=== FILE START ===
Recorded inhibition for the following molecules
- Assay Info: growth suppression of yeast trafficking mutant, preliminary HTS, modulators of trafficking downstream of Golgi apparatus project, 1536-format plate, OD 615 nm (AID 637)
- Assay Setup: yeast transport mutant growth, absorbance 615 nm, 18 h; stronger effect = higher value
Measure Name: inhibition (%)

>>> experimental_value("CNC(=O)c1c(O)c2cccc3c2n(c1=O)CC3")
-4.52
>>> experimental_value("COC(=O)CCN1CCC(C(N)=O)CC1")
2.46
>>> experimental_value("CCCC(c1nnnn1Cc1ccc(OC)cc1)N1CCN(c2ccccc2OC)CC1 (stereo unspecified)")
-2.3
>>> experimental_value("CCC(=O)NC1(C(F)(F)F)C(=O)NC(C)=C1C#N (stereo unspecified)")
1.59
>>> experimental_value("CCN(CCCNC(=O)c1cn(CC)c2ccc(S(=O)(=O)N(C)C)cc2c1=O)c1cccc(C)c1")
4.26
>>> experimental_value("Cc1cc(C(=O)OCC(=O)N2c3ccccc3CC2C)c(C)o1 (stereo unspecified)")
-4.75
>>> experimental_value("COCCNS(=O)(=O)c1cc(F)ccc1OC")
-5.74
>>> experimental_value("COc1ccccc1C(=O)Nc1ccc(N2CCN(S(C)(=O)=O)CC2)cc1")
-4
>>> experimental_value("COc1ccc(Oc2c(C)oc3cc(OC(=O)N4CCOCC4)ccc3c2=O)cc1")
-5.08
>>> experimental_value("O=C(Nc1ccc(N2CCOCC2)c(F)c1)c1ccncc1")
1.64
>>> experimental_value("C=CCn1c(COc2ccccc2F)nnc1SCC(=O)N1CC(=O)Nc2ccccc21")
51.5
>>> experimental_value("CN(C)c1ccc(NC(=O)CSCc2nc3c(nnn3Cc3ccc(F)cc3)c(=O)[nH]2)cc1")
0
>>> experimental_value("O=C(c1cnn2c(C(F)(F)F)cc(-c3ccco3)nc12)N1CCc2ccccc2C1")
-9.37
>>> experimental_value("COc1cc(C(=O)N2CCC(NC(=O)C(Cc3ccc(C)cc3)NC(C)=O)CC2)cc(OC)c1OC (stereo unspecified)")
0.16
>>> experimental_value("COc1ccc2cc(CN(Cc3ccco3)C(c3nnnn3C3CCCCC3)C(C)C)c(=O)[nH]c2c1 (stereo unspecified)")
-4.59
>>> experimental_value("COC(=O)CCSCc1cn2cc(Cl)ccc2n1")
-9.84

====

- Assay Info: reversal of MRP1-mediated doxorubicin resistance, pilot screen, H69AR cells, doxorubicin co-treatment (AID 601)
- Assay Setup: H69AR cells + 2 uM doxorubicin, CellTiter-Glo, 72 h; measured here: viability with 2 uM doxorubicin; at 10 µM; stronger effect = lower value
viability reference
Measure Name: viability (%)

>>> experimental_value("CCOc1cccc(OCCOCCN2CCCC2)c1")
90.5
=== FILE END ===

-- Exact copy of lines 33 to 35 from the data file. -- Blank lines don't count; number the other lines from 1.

>>> experimental_value("COc1ccc2cc(CN(Cc3ccco3)C(c3nnnn3C3CCCCC3)C(C)C)c(=O)[nH]c2c1 (stereo unspecified)")
-4.59
>>> experimental_value("COC(=O)CCSCc1cn2cc(Cl)ccc2n1")